The statement reads in part, “While we recognise the efforts of the current administration to move the country forward, particularly at an unprecedented time when the world is battling a pandemic, we wish to observe as follows: The Presidential Task Force on COVID-19 has made some significant strides in combating the COVID-19 pandemic; however, there is complacency and laxity in terms of adherence to the guidelines on the gradual ease of the lockdown order, and a spike of the pandemic could be devastating in a country of 200 million people. Also, the relocation of street children (Almajiri) by state governments to their home states with no clear-cut plan on safeguarding and managing their needs will be counterproductive.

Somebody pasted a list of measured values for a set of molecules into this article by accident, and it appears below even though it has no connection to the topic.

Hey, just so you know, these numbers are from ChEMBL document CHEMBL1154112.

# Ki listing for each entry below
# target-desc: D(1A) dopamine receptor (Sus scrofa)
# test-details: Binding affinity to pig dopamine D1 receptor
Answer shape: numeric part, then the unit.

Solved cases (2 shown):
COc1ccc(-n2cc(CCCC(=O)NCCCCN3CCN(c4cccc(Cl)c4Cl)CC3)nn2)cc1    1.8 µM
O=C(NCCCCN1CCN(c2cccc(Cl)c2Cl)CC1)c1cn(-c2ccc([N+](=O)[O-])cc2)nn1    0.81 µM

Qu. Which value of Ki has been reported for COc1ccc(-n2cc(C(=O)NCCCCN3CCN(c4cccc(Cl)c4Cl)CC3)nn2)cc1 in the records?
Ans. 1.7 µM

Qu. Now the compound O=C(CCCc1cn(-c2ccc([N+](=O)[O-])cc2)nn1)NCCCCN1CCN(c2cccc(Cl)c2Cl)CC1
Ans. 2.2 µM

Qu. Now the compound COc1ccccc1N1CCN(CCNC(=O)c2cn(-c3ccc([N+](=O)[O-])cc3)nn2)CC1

“The COVID-19 pandemic has exposed the vulnerability of our health sector at all levels; long years of neglect and low investment in public infrastructure, including health and education has made Nigeria more vulnerable to the COVID-19 pandemic. Same applies to the agriculture sector, where hunger and food scarcity looms as a result of the Coronavirus outbreak; Insecurity and Gender-Based Violence remain major concerns, especially with the dusk-to-dawn curfews, lockdown, and stay-home order across major cities in the country. The heightened level of poverty, hunger, and underdevelopment in the country is further compounded by insecurity.